Not giving this more than a 5 'cause I'm a snooty, snot-nosed elitist wannabe who expected a show like this to be more grounded, exacting, and informative. While being funny and warm and endearing, as one rightfully expects from Ferguson, Join or Die seems too mired in its limitations-on-behalf-of-format.
He has one actual expert and two funny people as guests. The premise identifies 6 exemplars of the theme (e.g., biggest political blunder), and has to winnow them down to one. The panel of experts gets it down to two and the audience executes the coup de grace.
Y'know, the composition of the panel doesn't bother me so much. The problem is that the token expert tends to get seriously short shrifted. Half the nuggets of insight into the rubric are already known to me; I'm appreciative of the other half; but I'm dismayed that some other serious considerations of the subject don't get raised, and niggle at the thought that they weren't raised because the time it would take to raise them "has to be" spent springing middle-brow quips.
For instance, it grated my sensibilities when Ferguson himself asked a question of the expert, only to derail an actual answer to the question asked in deference to an impulse to curry a bubbling, barely humorous inanity.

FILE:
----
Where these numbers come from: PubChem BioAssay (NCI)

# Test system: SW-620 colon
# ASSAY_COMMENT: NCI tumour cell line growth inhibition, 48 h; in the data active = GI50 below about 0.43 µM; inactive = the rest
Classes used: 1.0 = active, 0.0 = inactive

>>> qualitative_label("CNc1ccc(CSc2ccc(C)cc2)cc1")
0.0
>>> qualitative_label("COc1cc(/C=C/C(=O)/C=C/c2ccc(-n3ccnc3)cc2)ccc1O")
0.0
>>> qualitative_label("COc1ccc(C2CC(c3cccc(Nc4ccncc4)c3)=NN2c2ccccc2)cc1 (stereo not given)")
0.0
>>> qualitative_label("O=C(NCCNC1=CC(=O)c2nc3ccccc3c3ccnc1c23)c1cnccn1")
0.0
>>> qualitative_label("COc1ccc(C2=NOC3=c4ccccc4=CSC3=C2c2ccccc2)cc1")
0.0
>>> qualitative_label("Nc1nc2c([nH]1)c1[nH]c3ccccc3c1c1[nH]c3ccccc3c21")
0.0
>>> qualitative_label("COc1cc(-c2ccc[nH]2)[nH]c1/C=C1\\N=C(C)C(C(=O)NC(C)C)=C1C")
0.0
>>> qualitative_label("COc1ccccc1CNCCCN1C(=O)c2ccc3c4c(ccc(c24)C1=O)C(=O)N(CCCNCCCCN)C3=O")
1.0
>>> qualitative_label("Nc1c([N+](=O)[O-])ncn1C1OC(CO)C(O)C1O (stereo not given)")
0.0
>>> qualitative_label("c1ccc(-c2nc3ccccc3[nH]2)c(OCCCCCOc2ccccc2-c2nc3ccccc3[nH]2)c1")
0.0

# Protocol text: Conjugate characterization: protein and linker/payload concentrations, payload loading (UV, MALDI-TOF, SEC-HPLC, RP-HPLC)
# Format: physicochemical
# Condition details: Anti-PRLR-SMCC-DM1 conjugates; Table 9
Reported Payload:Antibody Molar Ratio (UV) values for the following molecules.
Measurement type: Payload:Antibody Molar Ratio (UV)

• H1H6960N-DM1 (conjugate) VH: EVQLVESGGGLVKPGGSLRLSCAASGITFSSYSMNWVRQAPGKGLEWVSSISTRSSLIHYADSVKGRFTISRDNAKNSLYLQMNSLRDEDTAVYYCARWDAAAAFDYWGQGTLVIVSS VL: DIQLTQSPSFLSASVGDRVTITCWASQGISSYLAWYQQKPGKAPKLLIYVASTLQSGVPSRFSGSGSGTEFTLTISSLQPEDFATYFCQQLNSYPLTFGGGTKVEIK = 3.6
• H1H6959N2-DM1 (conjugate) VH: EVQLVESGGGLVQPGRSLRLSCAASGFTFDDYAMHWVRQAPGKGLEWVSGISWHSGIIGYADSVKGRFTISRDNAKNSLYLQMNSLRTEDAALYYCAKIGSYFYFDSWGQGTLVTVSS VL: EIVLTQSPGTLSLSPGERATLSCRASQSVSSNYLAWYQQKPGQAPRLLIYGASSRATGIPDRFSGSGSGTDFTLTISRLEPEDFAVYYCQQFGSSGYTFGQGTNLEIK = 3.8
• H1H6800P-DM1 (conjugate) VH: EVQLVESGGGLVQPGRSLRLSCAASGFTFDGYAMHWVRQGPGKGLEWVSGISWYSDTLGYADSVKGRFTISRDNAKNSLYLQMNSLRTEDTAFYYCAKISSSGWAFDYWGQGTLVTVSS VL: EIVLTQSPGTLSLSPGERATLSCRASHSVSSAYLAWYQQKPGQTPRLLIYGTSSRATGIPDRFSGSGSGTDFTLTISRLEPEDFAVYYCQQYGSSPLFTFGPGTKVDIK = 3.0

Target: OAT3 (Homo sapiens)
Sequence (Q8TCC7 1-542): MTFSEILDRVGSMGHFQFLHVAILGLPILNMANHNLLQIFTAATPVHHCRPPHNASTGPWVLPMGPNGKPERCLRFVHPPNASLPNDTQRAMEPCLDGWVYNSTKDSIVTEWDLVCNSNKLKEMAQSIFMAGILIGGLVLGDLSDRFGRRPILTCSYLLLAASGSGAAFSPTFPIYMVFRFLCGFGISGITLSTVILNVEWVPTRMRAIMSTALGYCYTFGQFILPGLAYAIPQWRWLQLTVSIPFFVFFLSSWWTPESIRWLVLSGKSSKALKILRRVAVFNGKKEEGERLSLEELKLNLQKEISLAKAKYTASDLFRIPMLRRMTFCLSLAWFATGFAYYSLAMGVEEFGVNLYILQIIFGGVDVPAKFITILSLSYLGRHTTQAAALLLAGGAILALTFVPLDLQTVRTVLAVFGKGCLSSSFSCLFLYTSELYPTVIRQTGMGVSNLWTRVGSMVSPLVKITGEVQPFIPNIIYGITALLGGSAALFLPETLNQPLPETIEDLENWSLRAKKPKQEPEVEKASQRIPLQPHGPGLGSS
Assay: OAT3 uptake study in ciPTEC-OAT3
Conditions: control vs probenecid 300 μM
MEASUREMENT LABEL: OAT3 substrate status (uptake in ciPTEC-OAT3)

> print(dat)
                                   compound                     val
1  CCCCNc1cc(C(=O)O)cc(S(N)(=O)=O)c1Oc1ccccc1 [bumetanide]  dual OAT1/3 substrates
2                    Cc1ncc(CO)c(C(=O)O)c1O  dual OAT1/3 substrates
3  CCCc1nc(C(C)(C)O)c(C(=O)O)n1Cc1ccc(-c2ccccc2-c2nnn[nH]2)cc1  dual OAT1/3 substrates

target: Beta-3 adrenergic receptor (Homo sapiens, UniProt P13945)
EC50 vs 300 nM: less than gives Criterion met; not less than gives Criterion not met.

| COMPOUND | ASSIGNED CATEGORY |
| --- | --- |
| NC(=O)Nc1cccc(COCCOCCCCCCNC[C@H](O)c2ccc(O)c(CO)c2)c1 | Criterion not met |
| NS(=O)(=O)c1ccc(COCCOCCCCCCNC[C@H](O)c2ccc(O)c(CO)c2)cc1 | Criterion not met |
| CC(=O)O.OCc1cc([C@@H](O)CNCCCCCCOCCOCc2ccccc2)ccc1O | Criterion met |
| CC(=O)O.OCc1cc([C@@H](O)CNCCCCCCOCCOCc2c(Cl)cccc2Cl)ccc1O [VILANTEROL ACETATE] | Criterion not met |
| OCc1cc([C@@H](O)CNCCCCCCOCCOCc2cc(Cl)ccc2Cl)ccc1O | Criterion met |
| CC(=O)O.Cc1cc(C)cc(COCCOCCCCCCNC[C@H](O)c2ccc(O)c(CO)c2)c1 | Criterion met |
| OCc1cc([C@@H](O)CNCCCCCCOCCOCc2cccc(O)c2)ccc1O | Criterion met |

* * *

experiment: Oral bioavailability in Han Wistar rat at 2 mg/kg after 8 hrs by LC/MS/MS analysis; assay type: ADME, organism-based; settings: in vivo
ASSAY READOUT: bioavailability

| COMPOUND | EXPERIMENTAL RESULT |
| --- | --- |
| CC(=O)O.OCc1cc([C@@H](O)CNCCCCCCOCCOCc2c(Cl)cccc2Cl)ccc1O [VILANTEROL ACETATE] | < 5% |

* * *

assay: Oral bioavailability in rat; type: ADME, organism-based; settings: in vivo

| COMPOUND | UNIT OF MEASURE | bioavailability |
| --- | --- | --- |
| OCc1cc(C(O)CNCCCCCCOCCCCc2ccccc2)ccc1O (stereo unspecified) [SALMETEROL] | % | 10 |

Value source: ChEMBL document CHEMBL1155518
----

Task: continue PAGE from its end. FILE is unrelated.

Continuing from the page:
I was rather touched and dismayed in the first episode when the expert mischievously took a poke at the paper-thin political blunders theme by mentioning that "blunders" like the O'Donnell campaign diminish to nothingness next to real, monumental, and arguably made-to-order blunders like the 2003 invasion of Iraq. Craig immediately went into a sort of mini-damage-control mode, as he fully understands the parameters and range of his format and needed to nip this heresy-against-format in the bud, toot sweet.
Well, that about says it, right? If you find the format to be in your comfort zone, then you'll love Join or Die. I just sort of think it sad that Craig is accepting a status quo that obviates the addressing of very real issues--so real that they threatened to take down the very country to which he has sworn his fealty.
The rather stilted format decision to keep it a bit too light takes a bite out of Join or Die, in my book. Perhaps a good way to highlight this shortcoming in my mind is to size it up against very, very decent infotainment products, such as "Adam Ruins Everything" and "Drunk History". I understand that the difference is that these two shows are produced artifacts, and Craig's new addiction--the live show format--may well limit his ability to create a firehose-of-info effect.
But... There's got to be a way. I just feel that these first two installments of Join or Die are NOT THAT WAY.
I'll continue to watch, in hopes that he finds... that way. 'Til then, I can't give it very high marks.
10 out of 10 found this helpful